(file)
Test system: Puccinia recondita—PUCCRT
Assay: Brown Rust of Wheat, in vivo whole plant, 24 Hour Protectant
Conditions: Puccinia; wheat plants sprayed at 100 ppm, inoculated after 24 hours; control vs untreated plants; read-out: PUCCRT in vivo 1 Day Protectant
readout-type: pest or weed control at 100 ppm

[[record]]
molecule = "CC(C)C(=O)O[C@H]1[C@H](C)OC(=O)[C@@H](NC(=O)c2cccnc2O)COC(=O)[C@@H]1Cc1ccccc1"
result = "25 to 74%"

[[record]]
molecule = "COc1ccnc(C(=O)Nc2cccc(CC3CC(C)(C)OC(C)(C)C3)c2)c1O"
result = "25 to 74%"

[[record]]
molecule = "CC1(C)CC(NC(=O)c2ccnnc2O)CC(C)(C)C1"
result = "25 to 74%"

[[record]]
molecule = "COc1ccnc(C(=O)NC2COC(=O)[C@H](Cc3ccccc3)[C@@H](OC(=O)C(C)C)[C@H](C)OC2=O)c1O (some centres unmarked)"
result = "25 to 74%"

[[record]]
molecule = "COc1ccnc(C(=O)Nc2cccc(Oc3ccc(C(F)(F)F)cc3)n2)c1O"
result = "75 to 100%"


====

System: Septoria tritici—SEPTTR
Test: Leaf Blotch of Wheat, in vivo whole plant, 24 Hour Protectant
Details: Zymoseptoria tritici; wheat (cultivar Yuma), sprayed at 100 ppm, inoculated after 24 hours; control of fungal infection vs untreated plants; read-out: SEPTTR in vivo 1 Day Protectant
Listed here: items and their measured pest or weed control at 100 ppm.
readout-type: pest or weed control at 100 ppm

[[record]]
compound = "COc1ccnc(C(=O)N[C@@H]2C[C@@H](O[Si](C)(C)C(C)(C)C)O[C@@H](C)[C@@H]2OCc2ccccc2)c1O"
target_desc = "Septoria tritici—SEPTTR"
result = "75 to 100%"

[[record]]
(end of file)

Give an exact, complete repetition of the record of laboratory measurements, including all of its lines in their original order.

Test system: Puccinia recondita—PUCCRT
Assay: Brown Rust of Wheat, in vivo whole plant, 24 Hour Protectant
Conditions: Puccinia; wheat plants sprayed at 100 ppm, inoculated after 24 hours; control vs untreated plants; read-out: PUCCRT in vivo 1 Day Protectant
readout-type: pest or weed control at 100 ppm

[[record]]
molecule = "CC(C)C(=O)O[C@H]1[C@H](C)OC(=O)[C@@H](NC(=O)c2cccnc2O)COC(=O)[C@@H]1Cc1ccccc1"
result = "25 to 74%"

[[record]]
molecule = "COc1ccnc(C(=O)Nc2cccc(CC3CC(C)(C)OC(C)(C)C3)c2)c1O"
result = "25 to 74%"

[[record]]
molecule = "CC1(C)CC(NC(=O)c2ccnnc2O)CC(C)(C)C1"
result = "25 to 74%"

[[record]]
molecule = "COc1ccnc(C(=O)NC2COC(=O)[C@H](Cc3ccccc3)[C@@H](OC(=O)C(C)C)[C@H](C)OC2=O)c1O (some centres unmarked)"
result = "25 to 74%"

[[record]]
molecule = "COc1ccnc(C(=O)Nc2cccc(Oc3ccc(C(F)(F)F)cc3)n2)c1O"
result = "75 to 100%"


====

System: Septoria tritici—SEPTTR
Test: Leaf Blotch of Wheat, in vivo whole plant, 24 Hour Protectant
Details: Zymoseptoria tritici; wheat (cultivar Yuma), sprayed at 100 ppm, inoculated after 24 hours; control of fungal infection vs untreated plants; read-out: SEPTTR in vivo 1 Day Protectant
Listed here: items and their measured pest or weed control at 100 ppm.
readout-type: pest or weed control at 100 ppm

[[record]]
compound = "COc1ccnc(C(=O)N[C@@H]2C[C@@H](O[Si](C)(C)C(C)(C)C)O[C@@H](C)[C@@H]2OCc2ccccc2)c1O"
target_desc = "Septoria tritici—SEPTTR"
result = "75 to 100%"

[[record]]